While reading James Smith’s new book, Imagining the Kingdom I came across this brilliant thought:
“I cannot “choose” to fall asleep. The best I can do is choose to put myself in a posture and rhythm that welcomes sleep. ‘I lie down in bed, on my left side, with my knees drawn up; I close my eyes and breathe slowly, putting my plans out of my mind. But the power of my will or consciousness stops there.’ I want to go to sleep, and I’ve chosen to climb into bed—but in another sense sleep is not something under my control or at my beckoned call. ‘I call up the visitation of sleep by imitating the breathing and posture of the sleeper. . . . There is a moment when sleep ‘comes,’ settling on this imitation of itself which I have been offering to it, and I succeed in becoming what I was trying to be.’ Sleep is a gift to be received, not a decision to be made. And yet it is a gift that requires a posture of reception—a kind of active welcome.
What if being filled with the Spirit had the same dynamic? What if Christian practices are what Craig Dykstra calls ‘habitations of the Spirit’ precisely because they posture us to be filled and sanctified? What if we need to first adopt a bodily posture in order to become what we are trying to be?”
Sounds like a great deal, from AP News:
BEVERLY HILLS, Calif. (AP) – A Los Angeles restaurant is offering a deal to customers who agree to look at their fellow diners instead of their phone screens.
Eva Restaurant is giving a 5 percent discount to customers who will leave their cellphones with staff when they are seated.
Owner Mark Gold told KPCC radio (http://bit.ly/Pn6Jx1 ) on Tuesday that the policy isn’t about other diners who might be annoyed by cellphone chatter or the glow of smartphone screens, but an attempt to create an environment where diners connect to each other instead of to technology.
Servers make the offer to diners when they introduce themselves.
Gold says nearly half take advantage of the discount, and many express gratitude at the opportunity to let go of their devices for a while.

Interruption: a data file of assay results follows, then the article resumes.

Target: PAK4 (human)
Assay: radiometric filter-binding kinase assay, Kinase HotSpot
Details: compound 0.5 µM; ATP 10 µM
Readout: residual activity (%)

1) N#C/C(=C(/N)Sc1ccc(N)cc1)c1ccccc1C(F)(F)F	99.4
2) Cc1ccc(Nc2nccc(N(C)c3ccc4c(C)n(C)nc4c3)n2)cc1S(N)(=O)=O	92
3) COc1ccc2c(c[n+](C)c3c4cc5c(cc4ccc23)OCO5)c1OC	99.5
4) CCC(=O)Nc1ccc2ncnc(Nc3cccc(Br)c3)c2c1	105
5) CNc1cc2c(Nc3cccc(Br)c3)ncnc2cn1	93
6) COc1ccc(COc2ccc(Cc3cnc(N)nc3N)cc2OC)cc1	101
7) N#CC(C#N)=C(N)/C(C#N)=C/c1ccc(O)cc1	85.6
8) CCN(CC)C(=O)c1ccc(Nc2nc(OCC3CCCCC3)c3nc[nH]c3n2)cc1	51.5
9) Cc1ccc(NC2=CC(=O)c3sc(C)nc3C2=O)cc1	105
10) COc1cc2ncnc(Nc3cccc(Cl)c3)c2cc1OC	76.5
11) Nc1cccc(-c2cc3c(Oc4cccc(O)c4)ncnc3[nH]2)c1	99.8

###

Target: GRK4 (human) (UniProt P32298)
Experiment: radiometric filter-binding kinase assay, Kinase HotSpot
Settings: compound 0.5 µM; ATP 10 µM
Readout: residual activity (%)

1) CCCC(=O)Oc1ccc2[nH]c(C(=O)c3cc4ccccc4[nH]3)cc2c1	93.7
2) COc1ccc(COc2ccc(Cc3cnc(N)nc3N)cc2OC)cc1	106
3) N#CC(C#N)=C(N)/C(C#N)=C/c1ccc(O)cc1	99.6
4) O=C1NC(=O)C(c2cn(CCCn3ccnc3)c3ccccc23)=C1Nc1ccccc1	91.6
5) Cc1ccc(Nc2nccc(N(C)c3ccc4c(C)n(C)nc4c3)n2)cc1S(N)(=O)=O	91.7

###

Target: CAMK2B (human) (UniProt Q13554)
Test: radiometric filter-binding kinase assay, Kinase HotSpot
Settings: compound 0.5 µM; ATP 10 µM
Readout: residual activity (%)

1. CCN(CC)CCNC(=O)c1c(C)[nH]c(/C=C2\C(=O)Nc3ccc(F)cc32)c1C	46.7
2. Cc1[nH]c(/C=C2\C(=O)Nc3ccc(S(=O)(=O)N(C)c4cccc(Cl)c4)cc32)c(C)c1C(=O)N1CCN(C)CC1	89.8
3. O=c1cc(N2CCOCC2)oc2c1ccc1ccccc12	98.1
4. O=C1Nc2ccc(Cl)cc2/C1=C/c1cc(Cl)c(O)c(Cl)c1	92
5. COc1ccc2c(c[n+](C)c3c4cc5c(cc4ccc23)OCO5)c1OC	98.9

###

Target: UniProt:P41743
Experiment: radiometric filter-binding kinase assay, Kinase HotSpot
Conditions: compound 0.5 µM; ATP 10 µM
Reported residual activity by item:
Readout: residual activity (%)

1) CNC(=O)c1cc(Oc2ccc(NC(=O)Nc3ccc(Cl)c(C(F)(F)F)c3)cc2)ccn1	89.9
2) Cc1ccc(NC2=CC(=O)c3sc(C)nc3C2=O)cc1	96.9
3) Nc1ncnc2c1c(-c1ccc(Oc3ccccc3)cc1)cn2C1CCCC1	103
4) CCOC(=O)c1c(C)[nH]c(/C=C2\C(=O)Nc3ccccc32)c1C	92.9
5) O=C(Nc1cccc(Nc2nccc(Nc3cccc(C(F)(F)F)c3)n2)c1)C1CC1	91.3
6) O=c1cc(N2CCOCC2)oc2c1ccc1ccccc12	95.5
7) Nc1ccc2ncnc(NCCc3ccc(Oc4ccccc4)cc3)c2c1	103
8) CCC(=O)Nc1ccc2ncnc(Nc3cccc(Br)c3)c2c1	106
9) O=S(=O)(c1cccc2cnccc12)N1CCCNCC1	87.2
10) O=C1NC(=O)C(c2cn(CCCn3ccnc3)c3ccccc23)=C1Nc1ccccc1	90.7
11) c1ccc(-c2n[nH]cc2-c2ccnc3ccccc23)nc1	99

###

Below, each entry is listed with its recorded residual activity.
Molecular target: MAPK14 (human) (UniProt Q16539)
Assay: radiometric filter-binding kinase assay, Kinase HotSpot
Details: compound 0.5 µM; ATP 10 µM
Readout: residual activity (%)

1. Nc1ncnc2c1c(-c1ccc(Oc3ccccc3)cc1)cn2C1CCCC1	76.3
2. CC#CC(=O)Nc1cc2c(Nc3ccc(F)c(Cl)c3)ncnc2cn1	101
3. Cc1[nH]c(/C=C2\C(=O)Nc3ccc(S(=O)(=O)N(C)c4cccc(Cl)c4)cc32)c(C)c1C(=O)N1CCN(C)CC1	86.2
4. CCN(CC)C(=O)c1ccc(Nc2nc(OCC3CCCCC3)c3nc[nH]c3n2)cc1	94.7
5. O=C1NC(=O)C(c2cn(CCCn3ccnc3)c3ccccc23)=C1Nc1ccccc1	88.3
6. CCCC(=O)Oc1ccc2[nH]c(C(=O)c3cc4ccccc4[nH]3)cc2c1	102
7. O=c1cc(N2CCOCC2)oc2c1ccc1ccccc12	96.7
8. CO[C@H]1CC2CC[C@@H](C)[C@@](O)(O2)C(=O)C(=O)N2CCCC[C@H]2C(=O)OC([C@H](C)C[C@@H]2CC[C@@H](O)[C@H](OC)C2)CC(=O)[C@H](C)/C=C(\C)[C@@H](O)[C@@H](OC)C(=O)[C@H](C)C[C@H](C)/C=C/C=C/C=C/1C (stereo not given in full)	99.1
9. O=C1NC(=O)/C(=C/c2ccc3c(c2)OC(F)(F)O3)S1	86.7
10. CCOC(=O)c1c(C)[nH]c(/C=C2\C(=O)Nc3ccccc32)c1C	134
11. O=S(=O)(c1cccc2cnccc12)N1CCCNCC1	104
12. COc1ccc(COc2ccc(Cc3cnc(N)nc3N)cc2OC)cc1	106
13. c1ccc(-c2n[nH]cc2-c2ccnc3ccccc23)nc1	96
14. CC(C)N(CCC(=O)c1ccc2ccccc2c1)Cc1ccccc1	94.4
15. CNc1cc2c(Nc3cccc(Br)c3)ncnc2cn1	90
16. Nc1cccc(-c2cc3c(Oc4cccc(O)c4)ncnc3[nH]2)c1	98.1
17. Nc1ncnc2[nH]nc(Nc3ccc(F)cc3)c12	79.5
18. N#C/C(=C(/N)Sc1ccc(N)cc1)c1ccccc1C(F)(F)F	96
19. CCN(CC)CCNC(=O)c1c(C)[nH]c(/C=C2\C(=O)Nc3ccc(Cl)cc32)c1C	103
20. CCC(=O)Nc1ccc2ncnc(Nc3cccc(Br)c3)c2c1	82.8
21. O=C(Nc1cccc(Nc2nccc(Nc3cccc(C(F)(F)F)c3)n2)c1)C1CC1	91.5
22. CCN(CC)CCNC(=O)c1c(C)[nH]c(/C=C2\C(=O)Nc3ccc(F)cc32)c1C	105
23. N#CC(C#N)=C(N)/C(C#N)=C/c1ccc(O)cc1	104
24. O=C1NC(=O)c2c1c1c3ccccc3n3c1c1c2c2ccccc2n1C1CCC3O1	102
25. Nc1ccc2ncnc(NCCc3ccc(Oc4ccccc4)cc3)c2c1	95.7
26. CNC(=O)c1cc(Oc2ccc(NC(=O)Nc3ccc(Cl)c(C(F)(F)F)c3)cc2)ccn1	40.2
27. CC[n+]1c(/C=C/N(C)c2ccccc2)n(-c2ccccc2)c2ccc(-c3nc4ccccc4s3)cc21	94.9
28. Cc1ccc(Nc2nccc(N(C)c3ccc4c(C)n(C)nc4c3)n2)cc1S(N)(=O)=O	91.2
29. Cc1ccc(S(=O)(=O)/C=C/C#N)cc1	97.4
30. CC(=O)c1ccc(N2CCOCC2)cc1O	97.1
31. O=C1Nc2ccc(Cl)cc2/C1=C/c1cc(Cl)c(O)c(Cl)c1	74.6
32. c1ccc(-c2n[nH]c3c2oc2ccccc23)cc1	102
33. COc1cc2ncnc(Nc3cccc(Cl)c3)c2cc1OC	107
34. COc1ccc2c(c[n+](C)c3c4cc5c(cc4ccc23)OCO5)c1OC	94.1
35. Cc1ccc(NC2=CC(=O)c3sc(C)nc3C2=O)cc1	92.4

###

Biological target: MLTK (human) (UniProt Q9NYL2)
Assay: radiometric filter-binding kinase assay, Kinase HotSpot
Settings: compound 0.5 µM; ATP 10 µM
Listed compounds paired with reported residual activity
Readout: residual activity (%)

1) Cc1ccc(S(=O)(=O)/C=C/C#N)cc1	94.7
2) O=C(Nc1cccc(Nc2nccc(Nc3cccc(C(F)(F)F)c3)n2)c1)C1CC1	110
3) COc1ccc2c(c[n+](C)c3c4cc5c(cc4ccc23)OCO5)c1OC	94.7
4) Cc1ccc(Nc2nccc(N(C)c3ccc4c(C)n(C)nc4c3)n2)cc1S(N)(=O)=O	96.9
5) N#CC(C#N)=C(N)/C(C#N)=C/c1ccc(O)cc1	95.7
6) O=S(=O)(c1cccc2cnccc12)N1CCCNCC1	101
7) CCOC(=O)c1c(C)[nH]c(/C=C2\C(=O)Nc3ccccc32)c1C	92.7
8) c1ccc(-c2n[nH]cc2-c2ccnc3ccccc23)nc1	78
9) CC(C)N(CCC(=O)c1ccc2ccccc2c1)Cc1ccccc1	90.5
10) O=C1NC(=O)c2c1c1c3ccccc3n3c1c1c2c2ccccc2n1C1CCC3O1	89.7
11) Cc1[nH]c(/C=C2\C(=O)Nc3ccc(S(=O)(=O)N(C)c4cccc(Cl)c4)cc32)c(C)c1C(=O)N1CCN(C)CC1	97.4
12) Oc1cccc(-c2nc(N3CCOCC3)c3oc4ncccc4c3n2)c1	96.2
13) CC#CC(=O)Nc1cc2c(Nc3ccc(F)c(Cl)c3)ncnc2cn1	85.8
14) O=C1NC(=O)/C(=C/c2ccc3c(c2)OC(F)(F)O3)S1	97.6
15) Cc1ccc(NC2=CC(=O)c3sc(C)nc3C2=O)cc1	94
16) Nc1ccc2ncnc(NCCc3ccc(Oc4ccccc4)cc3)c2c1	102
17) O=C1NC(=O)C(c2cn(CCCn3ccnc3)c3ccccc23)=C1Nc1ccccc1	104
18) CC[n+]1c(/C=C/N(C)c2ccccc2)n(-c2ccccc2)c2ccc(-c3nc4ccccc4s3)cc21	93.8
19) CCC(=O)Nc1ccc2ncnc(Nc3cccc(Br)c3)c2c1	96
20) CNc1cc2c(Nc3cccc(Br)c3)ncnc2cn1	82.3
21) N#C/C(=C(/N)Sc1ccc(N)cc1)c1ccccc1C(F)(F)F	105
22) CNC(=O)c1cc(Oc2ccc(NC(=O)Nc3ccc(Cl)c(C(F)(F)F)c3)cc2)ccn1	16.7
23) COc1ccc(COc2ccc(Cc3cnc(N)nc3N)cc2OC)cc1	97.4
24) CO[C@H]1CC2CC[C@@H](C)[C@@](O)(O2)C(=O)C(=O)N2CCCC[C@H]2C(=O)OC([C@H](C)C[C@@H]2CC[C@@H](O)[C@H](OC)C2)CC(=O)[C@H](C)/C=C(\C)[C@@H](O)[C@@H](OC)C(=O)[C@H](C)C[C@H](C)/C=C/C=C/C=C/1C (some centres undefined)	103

Every year Beloit College releases a list of things that this year’s college Freshmen won’t know about. The tradition started to help college teachers not use references their students would be unfamiliar with. It is called The Mindset List. This year, the mindset list has been condensed to the following infographic:
Which item surprised you the most, let us know in the comments.
We don’t usually think of Easter as a funny event. However, the resurrection of Jesus is one of the truly ironic, and hence funny events in human history (J. R. R. Tolkien called it a Eucatastrophe).
The early church understood this well, most notably in the way Augustine described the cross as God’s mousetrap to catch Satan:
“The cross of the Lord was the devil’s mousetrap; the bait by which he was caught was the Lord’s death”
In light of this metaphor, the early Greek Orthodox church developed a custom where:
“On the day after Easter, clergy and laity would gather in the sanctuary to tell stories, jokes, and anecdotes. The reason given was that this was the most fitting way of celebrating the big joke that God had pulled on Satan in the resurrection. … In the early church, the ‘big joke’ was also expressed humorously by representing Jesus as the bait in the mousetrap with which Satan was caught.” (God Created Laughter, 25)
The theme of Christ as the bait to catch Satan is expressed in the painting below. The painting shows Joseph, who is a carpenter, and who has constructed a mouse trap symbolizing Christ’s trapping and defeat of the devil.